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L'‘halloysite’ blanche riche en fer de vate (vanuatu)—hypothese d'un edifice interstratifie halloysite-hisingerit

Published online by Cambridge University Press:  09 July 2018

P. Quantin
Affiliation:
ORSTOM, Services Scientifiques Centraux, 70-74 route d'Aulnay, F-93140 Bondy, France
A. J. Herbillon
Affiliation:
Section de Physico-chimie Minérale du Musée Royal de l'Afrique Centrale et Université Catholique de Louvain, Place Croix du Sud 1, B-1348 Louvain-la-Neuve, Belgique
C. Janot
Affiliation:
Institut Max von Laue-Paul Langevin, Grenoble, France
G. Siefferman
Affiliation:
ORSTOM, Services Scientifiques Centraux, 70-74 route d'Aulnay, F-93140 Bondy, France

Resume

L'argile blanche en provenance du sol ferrallitique dérivé de matériaux pyroclastiques de Vaté (Vanuatu) possède un rapport moléculaire SiO2/(Al2O3 + Fe2O3) proche de 2, est riche en fer (∼7% Fe2O3) et se présente sous forme de fines lamelles irrégulières et parfois froissées. Sous l'effet de tout traitement de déshydratation, l'espacement basal de cette argile passe progressivement de 10 Å vers 7 Å. Toutes ces caractéristiques permettraient son identification comme halloysite (10 Å) ferrifère hydratée. Cependant, les spectres de diffraction des rayons X de cette argile déshydratée puis déshydroxylée ne correspondent pas à ceux que l'on obtient pour une halloysite ‘normale’. Ils révèlent plutôt la présence d'un édifice interstratifié 1:1/2:1 où le minéral 2:1, présent à raison de 20% environ, est dioctaédrique. En outre, la CEC de ce matériau (∼44 mEq/100 g à pH 4) est anormalement élevée pour un minéral 1:1. Par spectroscopie Mössbauer, on établit que la quasi-totalité du fer présent dans cet échantillon doit être localisée en position octaédrique au sein d'un phyllosilicate. Comme ce fer est ferrique, son inclusion dans la couche octaédrique d'un minéral 1:1 ne pourrait justifier l'importante charge négative permanente que porte cette argile. En réalité, toutes les propriétés reconnues pour ce matériau justifient son identification comme minéral interstratififé de 80% environ d'halloysite et de 20% de smectite ferrifère. Certaines particularités des spectres d'infrarouge, notamment l'absence des bandes à 3560 et 820 cm−1 caractéristiques des vibrations d'élongation et de déformation des hydroxyles de la nontronite, suggèrent que la smectite ferrifère inclue dans l'édifice interstratifié pourrait être une hisingérite dioctaédrique.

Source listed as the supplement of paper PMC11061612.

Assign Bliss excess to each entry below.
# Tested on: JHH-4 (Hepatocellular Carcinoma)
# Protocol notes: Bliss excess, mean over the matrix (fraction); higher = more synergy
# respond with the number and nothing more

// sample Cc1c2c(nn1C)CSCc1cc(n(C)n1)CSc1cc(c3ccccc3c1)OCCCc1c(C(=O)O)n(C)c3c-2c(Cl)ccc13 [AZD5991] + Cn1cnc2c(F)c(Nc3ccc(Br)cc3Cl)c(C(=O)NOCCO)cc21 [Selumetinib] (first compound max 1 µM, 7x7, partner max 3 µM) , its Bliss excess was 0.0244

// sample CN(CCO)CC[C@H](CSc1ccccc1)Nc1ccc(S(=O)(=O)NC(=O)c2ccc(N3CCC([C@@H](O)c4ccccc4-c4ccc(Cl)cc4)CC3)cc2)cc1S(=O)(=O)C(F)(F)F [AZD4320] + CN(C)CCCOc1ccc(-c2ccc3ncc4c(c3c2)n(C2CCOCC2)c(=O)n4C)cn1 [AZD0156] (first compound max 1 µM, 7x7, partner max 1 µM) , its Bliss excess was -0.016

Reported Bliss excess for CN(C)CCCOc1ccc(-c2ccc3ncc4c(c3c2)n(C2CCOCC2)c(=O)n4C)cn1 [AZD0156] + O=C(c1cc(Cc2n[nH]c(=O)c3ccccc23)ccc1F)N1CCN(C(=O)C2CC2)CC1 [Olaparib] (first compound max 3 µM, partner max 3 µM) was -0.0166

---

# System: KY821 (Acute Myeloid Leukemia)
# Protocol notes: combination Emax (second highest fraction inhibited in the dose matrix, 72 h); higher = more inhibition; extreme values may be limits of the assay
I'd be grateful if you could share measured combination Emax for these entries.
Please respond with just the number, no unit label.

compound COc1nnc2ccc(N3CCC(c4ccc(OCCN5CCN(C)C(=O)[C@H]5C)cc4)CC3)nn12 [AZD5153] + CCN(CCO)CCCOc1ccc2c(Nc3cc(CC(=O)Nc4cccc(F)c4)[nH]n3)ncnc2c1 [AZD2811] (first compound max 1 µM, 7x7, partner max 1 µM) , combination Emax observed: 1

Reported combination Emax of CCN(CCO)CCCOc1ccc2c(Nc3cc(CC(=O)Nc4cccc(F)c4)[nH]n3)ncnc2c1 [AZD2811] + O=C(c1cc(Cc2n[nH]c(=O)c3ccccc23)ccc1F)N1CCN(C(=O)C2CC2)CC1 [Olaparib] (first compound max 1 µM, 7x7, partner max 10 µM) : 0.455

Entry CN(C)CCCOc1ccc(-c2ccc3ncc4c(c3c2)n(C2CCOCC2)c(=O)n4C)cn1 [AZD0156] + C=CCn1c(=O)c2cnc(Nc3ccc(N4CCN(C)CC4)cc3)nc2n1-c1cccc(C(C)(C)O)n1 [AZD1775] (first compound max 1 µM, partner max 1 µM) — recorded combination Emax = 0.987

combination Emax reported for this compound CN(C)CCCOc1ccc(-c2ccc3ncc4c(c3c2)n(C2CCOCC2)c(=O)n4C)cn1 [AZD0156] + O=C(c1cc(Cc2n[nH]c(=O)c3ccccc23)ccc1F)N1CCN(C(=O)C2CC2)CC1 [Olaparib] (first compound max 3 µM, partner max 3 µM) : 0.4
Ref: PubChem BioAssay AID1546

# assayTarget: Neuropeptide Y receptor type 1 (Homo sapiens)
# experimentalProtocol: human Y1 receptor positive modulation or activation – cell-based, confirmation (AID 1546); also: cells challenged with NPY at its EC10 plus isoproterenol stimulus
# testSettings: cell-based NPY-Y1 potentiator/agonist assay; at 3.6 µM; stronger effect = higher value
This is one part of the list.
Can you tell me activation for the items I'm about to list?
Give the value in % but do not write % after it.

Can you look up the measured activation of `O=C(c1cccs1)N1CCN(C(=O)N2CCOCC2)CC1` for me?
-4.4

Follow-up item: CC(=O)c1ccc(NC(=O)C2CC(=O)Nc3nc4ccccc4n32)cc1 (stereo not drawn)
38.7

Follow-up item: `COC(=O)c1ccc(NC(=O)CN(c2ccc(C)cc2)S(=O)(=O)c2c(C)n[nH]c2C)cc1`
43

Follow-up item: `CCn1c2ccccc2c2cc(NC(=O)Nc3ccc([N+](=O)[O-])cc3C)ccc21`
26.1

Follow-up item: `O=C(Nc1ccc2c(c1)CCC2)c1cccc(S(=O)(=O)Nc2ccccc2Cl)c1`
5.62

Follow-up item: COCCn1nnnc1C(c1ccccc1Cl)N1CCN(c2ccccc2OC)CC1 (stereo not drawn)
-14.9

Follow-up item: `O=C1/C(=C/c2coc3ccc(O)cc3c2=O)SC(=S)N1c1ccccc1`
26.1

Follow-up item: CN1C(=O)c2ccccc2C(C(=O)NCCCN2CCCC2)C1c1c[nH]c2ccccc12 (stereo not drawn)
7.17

Abstract

Abstract

The white clay mineral described here was found in the bottom horizon of a ferrallitic soil derived from pyroclastic rocks in Forari, New Hebrides. It showed an SiO2/(Al2O3 + Fe2O3) molecular ratio close to two, was iron-rich (∼7% Fe2O3) and formed thin, irregular and sometimes crumpled lamellae. On drying, the basal spacing shifts progressively from 10 to 7 Å. The above properties would thus identify it as a hydrated (10 Å) ‘iron-rich’ or ‘ferrihalloysite’. However, the X-ray diffraction patterns of the clay subjected to either severe dehydration or dehydroxylation treatments did not correspond exactly to those for ‘normal’ halloysites. Rather, they revealed the presence of an interstratified mineral, where the 2:1 component was dioctahedral and accounted for ∼20% of the total sample. Further the CEC of this clay was abnormally high (∼44 mEq/100 g at pH 4) for a 1:1 phyllosilicate. Mössbauer spectroscopy showed that most of the iron present was localized in the octahedral sites of a clay mineral framework and that this iron was exclusively ferric. Its assignment, therefore, to the octahedral sheet of a 1 : 1 clay mineral did not account for the important negative charge shown by this material. All the properties listed indicate that it is a mixed-layer clay composed of halloysite (∼80%) and iron-rich smectite (∼20%) components. Some peculiarities observed in the IR spectra, namely the absence of the 3560 and 820 cm−1 OH stretching and bending vibration bands characteristic of a nontronite, suggest that the iron-rich smectite present in the interstratified clay could be a dioctahedral hisingerite.

Type
Research Article
Copyright
Copyright © The Mineralogical Society of Great Britain and Ireland 1984

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L'‘halloysite’ blanche riche en fer de vate (vanuatu)—hypothese d'un edifice interstratifie halloysite-hisingerit
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